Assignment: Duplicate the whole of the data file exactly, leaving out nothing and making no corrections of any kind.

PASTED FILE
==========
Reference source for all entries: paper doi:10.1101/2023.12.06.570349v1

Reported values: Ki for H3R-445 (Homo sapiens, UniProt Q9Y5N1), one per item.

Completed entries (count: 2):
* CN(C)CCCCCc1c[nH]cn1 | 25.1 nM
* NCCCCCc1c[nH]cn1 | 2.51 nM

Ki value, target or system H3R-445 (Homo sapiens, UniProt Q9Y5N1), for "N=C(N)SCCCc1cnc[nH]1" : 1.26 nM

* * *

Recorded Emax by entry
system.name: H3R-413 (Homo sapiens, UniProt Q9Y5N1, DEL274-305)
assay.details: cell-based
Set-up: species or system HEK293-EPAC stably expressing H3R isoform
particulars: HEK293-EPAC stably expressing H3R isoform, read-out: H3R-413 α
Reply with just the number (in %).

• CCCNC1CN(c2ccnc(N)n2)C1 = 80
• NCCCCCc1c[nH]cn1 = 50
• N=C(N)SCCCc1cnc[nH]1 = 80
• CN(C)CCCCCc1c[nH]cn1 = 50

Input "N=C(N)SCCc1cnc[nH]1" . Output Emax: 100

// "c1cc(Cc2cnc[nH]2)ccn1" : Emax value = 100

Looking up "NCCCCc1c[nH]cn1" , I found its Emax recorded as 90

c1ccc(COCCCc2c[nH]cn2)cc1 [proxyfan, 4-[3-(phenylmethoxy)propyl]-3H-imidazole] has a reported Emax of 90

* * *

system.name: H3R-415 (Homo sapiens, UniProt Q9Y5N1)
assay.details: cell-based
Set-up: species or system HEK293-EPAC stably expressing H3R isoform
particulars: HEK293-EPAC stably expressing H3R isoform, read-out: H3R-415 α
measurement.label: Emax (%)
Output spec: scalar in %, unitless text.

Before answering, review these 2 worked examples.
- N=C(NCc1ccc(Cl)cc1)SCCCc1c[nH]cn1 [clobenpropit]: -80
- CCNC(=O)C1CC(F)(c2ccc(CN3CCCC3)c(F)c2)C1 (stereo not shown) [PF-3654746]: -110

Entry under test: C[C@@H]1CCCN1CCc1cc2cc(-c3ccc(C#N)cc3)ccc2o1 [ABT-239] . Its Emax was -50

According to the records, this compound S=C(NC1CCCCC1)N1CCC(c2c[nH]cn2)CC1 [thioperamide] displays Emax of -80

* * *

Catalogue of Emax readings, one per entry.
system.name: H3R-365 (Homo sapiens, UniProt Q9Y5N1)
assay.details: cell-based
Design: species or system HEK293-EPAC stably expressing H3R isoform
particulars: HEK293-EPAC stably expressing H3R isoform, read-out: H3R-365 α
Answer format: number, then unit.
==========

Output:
Reference source for all entries: paper doi:10.1101/2023.12.06.570349v1

Reported values: Ki for H3R-445 (Homo sapiens, UniProt Q9Y5N1), one per item.

Completed entries (count: 2):
* CN(C)CCCCCc1c[nH]cn1 | 25.1 nM
* NCCCCCc1c[nH]cn1 | 2.51 nM

Ki value, target or system H3R-445 (Homo sapiens, UniProt Q9Y5N1), for "N=C(N)SCCCc1cnc[nH]1" : 1.26 nM

* * *

Recorded Emax by entry
system.name: H3R-413 (Homo sapiens, UniProt Q9Y5N1, DEL274-305)
assay.details: cell-based
Set-up: species or system HEK293-EPAC stably expressing H3R isoform
particulars: HEK293-EPAC stably expressing H3R isoform, read-out: H3R-413 α
Reply with just the number (in %).

• CCCNC1CN(c2ccnc(N)n2)C1 = 80
• NCCCCCc1c[nH]cn1 = 50
• N=C(N)SCCCc1cnc[nH]1 = 80
• CN(C)CCCCCc1c[nH]cn1 = 50

Input "N=C(N)SCCc1cnc[nH]1" . Output Emax: 100

// "c1cc(Cc2cnc[nH]2)ccn1" : Emax value = 100

Looking up "NCCCCc1c[nH]cn1" , I found its Emax recorded as 90

c1ccc(COCCCc2c[nH]cn2)cc1 [proxyfan, 4-[3-(phenylmethoxy)propyl]-3H-imidazole] has a reported Emax of 90

* * *

system.name: H3R-415 (Homo sapiens, UniProt Q9Y5N1)
assay.details: cell-based
Set-up: species or system HEK293-EPAC stably expressing H3R isoform
particulars: HEK293-EPAC stably expressing H3R isoform, read-out: H3R-415 α
measurement.label: Emax (%)
Output spec: scalar in %, unitless text.

Before answering, review these 2 worked examples.
- N=C(NCc1ccc(Cl)cc1)SCCCc1c[nH]cn1 [clobenpropit]: -80
- CCNC(=O)C1CC(F)(c2ccc(CN3CCCC3)c(F)c2)C1 (stereo not shown) [PF-3654746]: -110

Entry under test: C[C@@H]1CCCN1CCc1cc2cc(-c3ccc(C#N)cc3)ccc2o1 [ABT-239] . Its Emax was -50

According to the records, this compound S=C(NC1CCCCC1)N1CCC(c2c[nH]cn2)CC1 [thioperamide] displays Emax of -80

* * *

Catalogue of Emax readings, one per entry.
system.name: H3R-365 (Homo sapiens, UniProt Q9Y5N1)
assay.details: cell-based
Design: species or system HEK293-EPAC stably expressing H3R isoform
particulars: HEK293-EPAC stably expressing H3R isoform, read-out: H3R-365 α
Answer format: number, then unit.